False Security: You Can't Always Believe The Results Of A Genetic Test

May 20, 1998

Many laboratories offering genetic tests for cystic fibrosis don't test for enough mutations to give reliable results, according to a new study.

Last year, a panel convened by the US National Institutes of Health (NIH) recommended that prospective parents be routinely offered tests to see if they carry mutations that could give their children cystic fibrosis. This was the first time a genetic test had been recommended for the general population (This Week, 26 April 1997, p 12). The new findings, from a team of geneticists led by Wayne Grody of the University of California at Los Angeles, suggest that this recommendation was premature.

Cystic fibrosis, in which the lungs and airways become clogged with mucus and prone to infections, is caused by defects in a single large gene. There are hundreds of these mutations. Some are very rare, and certain mutations are more common in particular ethnic groups.

To be effective, the widespread screening urged by the NIH panel would have to test for many of the most common mutations. Exactly how many is still a matter of debate. "One thing that was conspicuously lacking from the panel's recommendation was how many mutations should be tested for," says Grody, who is co-chair of a committee drawing up guidelines on the issue for the American College of Medical Genetics (ACMG). To identify 90 per cent or more of people carrying cystic fibrosis genes, it may be necessary to test for 20 of the most common mutations, Grody predicts.

Grody also leads a team of geneticists monitoring the testing labs on behalf of the ACMG and the College of American Pathologists. The team's latest survey, published in The American Journal of Human Genetics (vol 62, p 1252), reveals a disturbing picture. The investigators asked 45 labs how many mutations in the cystic fibrosis gene they usually test for. Forty-three responded, reporting numbers ranging from just one to 70. It was most common to test for between 12 and 14 mutations, and only 10 labs tested for more than 20 (see Figure).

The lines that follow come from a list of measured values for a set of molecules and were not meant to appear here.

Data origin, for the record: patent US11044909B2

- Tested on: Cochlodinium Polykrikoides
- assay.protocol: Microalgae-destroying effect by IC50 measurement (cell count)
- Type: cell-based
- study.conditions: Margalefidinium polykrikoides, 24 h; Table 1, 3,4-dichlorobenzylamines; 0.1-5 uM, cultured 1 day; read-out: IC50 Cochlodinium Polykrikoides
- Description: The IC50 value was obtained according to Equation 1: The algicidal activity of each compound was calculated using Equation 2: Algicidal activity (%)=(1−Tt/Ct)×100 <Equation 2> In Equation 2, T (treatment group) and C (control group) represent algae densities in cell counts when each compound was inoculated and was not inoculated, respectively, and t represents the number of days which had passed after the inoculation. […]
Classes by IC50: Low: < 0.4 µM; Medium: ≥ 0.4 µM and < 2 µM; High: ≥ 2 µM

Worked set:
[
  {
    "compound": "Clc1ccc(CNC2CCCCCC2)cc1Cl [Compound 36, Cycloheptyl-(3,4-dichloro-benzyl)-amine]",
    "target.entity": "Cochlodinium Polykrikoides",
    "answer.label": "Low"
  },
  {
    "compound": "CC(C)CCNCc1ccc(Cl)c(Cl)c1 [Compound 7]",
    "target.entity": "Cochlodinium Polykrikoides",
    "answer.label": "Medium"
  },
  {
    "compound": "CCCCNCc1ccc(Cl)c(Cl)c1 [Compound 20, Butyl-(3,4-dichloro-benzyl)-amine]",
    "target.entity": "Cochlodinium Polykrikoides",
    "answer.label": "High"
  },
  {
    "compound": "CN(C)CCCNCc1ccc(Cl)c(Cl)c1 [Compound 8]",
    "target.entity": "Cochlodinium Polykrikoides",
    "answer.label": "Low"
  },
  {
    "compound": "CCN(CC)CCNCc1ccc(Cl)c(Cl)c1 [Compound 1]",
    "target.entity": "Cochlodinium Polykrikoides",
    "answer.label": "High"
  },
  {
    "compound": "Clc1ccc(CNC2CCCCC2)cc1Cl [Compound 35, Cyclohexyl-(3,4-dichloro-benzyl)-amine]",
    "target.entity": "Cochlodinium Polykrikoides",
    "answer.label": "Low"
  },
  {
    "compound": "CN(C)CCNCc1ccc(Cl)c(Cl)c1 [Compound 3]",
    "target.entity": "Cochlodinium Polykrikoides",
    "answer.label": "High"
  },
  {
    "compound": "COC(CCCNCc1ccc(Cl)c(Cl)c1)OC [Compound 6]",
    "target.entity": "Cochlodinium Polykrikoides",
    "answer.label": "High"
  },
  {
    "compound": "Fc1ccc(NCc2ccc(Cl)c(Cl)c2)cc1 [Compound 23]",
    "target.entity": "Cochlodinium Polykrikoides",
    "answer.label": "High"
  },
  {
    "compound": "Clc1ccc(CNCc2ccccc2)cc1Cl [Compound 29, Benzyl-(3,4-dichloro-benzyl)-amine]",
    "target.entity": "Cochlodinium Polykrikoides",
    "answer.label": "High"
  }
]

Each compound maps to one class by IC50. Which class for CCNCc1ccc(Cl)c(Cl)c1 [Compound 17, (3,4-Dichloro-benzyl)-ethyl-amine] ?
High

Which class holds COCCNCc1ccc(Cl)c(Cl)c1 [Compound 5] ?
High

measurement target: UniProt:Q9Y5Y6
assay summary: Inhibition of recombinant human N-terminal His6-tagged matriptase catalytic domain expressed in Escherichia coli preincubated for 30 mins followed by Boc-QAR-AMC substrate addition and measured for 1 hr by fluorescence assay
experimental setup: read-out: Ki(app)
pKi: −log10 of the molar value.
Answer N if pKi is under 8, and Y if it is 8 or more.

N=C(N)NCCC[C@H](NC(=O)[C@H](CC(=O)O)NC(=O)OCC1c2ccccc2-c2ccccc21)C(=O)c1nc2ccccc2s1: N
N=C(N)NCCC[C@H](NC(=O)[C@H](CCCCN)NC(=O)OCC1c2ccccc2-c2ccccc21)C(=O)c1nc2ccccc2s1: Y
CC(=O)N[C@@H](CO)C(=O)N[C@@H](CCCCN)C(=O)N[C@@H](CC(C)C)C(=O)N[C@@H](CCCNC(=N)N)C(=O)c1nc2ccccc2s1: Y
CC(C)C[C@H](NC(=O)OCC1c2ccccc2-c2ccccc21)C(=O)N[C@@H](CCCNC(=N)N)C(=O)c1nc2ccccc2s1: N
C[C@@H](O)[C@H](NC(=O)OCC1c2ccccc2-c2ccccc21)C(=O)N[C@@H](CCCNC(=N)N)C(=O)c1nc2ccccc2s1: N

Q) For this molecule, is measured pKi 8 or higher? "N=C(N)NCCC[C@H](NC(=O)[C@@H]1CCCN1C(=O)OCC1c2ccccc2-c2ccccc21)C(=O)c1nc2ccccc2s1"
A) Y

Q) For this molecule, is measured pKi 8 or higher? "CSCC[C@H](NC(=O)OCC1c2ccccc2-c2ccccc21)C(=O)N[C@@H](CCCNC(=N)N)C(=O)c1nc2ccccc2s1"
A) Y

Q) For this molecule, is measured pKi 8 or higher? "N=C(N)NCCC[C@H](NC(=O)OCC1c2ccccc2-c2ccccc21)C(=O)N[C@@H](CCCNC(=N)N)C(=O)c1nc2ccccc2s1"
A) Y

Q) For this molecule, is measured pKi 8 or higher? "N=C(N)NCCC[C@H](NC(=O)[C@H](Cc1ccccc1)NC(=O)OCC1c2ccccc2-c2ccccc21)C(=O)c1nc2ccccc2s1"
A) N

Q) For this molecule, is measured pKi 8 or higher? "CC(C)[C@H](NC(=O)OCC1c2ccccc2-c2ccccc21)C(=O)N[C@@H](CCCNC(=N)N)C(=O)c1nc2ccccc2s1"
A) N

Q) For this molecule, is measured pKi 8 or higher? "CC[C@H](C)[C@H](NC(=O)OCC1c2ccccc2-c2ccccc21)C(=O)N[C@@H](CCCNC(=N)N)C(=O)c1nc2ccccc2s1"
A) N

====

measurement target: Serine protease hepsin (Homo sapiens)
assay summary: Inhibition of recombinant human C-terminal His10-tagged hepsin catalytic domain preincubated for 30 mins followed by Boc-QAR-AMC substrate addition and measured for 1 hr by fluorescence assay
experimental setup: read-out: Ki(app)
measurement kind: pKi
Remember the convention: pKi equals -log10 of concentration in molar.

Even some of the labs that looked for a respectable number of mutations didn't include some of the more common ones. "We wanted to bring this to people's attention," says Walter Noll, a pathologist at the Dartmouth-Hitchcock Medical Center in Lebanon, New Hampshire, and a member of Grody's team.

Noll stresses that the survey did not distinguish between labs that tested commercially and those that tested for research purposes. Some of those testing for few mutations might be doing so as part of a research project, he points out.

But experts in genetic testing agree that there is a urgent need to set standards for testing labs, given the NIH panel's recommendation and growing public awareness of the availability of genetic tests in other countries.

Maurice Super, a consultant paediatric geneticist at the Royal Manchester Children's Hospital, says he has noticed an upsurge in interest in testing for cystic fibrosis in Britain in the past few years, since commercial labs began advertising their services in consumer magazines. In Britain, as in the US, there are no official guidelines on the number of mutations that should be tested for.
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New Scientist

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